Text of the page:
There is a serious shift in education that is not only reforming education but the American ideal of a parent's right to direct the education of their children. Quietly placed in an appropriations bill is a student aid program that will significantly expand the federal government's role in education.
[In] what could be an important shift in American education: for the first time the federal government will rate the academic rigor of the nation's 18,000 high schools.The purpose is to offer grants to low-income college students who complete an "academically rigorous" program in high school. To some this looks like the "generous" federal government helping the disadvantaged. And it does do that but at a cost to our freedom. It allows the federal government to monitor high schools and their curriculum. In order to qualify for the grants the high schools will begin to tailor their curriculum to the requirements of the federal government. Thus a de facto national curriculum and standard evolves. (This goes beyond No Child Left Behind which just mandated testing but allowed the states to develop their own tests.)
Of course the federal government doesn't see it as an expansion at all. (When do they ever?)
"I do not see this, at all, as an expansion of the federal role," Sally L. Stroup, an assistant secretary of education, said in an interview. Washington, she said, would not impose a curriculum, just judge programs of study outlined by states. "Our job is to make sure that those are valid standards and valid programs," she said. Furthermore, states and communities can decide on their own whether their students will compete for the grants. "We don't force people to do anything," Ms. Stroup said.Their claim that they're not forcing people to do anything is ridiculous. They just say you won't get federal money if you don't. (A bribe is a parent's way to get their children to do what they want. The same is true for the government.)
This should concern EVERY parent who has children and cares about their education. By allowing the federal government oversight of our nation's schools we will effective have a national school board and standards. Local control and parental involvement will become non existent.
The federal role in education is continually expanding even though the US Constitution provides no such role. This role will continue increasing over time just as it did when government began the take over after World War II. As these "standards of rigor" are developed at the federal level they will become the standard used in college admissions, scholarships, and job requirements.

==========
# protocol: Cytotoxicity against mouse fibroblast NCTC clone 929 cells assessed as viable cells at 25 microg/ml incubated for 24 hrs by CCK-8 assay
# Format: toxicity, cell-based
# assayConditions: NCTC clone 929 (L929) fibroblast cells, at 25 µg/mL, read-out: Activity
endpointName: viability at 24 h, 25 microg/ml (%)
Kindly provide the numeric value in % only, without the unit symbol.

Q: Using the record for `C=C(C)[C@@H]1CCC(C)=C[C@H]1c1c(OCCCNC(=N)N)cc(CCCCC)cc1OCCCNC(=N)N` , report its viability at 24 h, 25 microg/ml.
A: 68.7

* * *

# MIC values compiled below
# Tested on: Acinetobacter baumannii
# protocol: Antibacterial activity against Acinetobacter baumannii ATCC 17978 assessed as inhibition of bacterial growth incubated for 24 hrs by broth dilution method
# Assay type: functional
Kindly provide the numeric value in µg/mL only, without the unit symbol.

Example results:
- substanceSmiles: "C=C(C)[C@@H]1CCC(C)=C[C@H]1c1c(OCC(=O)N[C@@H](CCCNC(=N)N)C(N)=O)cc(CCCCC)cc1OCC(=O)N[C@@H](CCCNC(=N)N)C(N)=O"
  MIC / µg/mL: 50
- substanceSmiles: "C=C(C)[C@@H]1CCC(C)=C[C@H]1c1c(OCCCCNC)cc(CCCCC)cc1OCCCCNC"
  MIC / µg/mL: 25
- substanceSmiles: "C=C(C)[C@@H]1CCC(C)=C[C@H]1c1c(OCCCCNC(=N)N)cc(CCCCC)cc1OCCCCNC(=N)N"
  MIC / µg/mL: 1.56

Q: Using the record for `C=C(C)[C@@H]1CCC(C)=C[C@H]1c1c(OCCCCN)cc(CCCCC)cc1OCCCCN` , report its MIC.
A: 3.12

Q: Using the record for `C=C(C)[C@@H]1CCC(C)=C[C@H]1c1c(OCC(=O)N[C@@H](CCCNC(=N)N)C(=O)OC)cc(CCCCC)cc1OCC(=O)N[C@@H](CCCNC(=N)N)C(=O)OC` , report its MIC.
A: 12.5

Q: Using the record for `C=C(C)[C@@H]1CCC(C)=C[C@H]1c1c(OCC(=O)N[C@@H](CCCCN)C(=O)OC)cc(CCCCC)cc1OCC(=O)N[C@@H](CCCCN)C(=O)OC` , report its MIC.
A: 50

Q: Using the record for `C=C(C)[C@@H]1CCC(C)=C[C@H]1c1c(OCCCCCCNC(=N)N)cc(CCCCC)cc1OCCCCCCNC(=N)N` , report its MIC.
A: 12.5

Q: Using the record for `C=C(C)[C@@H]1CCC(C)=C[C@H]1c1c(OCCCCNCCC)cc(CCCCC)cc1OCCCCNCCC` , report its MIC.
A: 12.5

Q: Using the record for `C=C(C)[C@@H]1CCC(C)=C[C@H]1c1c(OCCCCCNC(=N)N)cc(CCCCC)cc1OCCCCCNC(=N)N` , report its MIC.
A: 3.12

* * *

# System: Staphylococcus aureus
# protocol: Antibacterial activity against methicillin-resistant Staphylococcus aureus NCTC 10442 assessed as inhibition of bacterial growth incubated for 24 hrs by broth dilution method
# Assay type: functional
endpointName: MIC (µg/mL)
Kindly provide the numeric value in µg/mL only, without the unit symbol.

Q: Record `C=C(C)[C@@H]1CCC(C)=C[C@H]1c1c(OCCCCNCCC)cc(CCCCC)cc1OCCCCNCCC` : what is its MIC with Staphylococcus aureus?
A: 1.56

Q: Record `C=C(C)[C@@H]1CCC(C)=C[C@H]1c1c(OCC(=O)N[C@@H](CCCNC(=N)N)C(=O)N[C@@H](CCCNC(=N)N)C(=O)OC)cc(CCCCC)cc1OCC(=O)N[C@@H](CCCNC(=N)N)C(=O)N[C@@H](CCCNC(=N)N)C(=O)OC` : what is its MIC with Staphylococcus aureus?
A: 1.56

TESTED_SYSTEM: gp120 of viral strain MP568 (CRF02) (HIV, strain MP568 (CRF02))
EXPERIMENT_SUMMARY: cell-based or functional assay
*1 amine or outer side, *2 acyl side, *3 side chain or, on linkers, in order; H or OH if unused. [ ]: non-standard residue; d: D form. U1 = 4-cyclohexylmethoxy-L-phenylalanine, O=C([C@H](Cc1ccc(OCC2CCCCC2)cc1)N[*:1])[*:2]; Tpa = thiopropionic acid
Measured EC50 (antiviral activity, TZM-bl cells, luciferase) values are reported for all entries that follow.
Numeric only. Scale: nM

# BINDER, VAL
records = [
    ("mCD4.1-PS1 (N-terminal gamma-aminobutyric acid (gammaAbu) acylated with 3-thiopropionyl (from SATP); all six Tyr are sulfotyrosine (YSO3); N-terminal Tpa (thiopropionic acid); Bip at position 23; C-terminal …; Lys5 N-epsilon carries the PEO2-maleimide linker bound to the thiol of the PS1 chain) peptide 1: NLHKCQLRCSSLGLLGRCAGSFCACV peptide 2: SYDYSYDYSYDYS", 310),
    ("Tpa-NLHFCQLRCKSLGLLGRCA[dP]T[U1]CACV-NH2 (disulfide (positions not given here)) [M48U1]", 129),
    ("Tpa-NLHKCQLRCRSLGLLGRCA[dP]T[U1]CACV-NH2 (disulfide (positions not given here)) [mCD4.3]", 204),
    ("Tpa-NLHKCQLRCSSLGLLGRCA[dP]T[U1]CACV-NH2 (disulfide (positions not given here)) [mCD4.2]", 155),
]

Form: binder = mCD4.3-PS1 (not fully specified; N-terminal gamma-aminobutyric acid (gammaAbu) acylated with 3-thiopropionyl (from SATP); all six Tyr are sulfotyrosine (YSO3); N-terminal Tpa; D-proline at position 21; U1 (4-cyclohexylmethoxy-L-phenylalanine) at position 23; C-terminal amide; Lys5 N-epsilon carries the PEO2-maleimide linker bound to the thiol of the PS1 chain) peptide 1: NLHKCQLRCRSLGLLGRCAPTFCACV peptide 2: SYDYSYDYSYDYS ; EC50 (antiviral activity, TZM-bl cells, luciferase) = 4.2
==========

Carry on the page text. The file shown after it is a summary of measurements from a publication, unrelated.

The Constitution outlines no role for the federal government in education, and local control of schools is a cornerstone of the American system. But Washington's role has grown since Congress began financing college studies for World War II veterans. Several laws increased federal aid to education, including the landmark National Defense Act of 1958, but specifically prohibited federal officials from assuming supervision or control over programs of instruction....
As homeschoolers this will have an impact on us as well.
Another problem is that private school operators believe that the legislation renders their graduates ineligible by saying applicants must have completed a "program of study established by a state or local educational agency and recognized by the secretary." The bill "would inadvertently exclude over 5.3 million private K-12 school students," the National Association of Independent Schools, which represents some 1,200 private schools, said in a letter to senators last month. The same legislative language may also exclude parochial and home-schooled students.Keep in mind that the standard implemented by the federal government in high school will trickle down to what is taught in the primary school level.
A national standard of education is a death blow to democracy in America. I hope parents take the time to get informed and decide what type of country they would like their children to inherit.
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